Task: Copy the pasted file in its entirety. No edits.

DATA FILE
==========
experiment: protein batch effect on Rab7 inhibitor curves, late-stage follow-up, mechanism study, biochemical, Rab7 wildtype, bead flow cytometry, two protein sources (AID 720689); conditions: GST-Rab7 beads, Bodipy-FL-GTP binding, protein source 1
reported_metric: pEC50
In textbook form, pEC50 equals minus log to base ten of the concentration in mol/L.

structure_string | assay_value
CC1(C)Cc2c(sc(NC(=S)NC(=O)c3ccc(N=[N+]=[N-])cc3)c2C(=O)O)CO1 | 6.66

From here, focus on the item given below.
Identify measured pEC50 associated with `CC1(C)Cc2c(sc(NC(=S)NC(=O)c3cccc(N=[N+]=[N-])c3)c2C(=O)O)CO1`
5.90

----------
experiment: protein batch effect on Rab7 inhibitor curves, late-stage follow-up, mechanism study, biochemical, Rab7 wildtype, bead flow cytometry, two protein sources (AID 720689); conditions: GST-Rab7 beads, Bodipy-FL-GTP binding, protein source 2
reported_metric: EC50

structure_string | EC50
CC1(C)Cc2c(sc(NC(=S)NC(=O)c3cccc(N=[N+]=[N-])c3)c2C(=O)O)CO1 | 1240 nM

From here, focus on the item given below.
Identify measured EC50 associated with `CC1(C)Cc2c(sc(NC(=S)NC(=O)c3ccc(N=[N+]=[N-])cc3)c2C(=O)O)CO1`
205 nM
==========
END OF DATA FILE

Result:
experiment: protein batch effect on Rab7 inhibitor curves, late-stage follow-up, mechanism study, biochemical, Rab7 wildtype, bead flow cytometry, two protein sources (AID 720689); conditions: GST-Rab7 beads, Bodipy-FL-GTP binding, protein source 1
reported_metric: pEC50
In textbook form, pEC50 equals minus log to base ten of the concentration in mol/L.

structure_string | assay_value
CC1(C)Cc2c(sc(NC(=S)NC(=O)c3ccc(N=[N+]=[N-])cc3)c2C(=O)O)CO1 | 6.66

From here, focus on the item given below.
Identify measured pEC50 associated with `CC1(C)Cc2c(sc(NC(=S)NC(=O)c3cccc(N=[N+]=[N-])c3)c2C(=O)O)CO1`
5.90

----------
experiment: protein batch effect on Rab7 inhibitor curves, late-stage follow-up, mechanism study, biochemical, Rab7 wildtype, bead flow cytometry, two protein sources (AID 720689); conditions: GST-Rab7 beads, Bodipy-FL-GTP binding, protein source 2
reported_metric: EC50

structure_string | EC50
CC1(C)Cc2c(sc(NC(=S)NC(=O)c3cccc(N=[N+]=[N-])c3)c2C(=O)O)CO1 | 1240 nM

From here, focus on the item given below.
Identify measured EC50 associated with `CC1(C)Cc2c(sc(NC(=S)NC(=O)c3ccc(N=[N+]=[N-])cc3)c2C(=O)O)CO1`
205 nM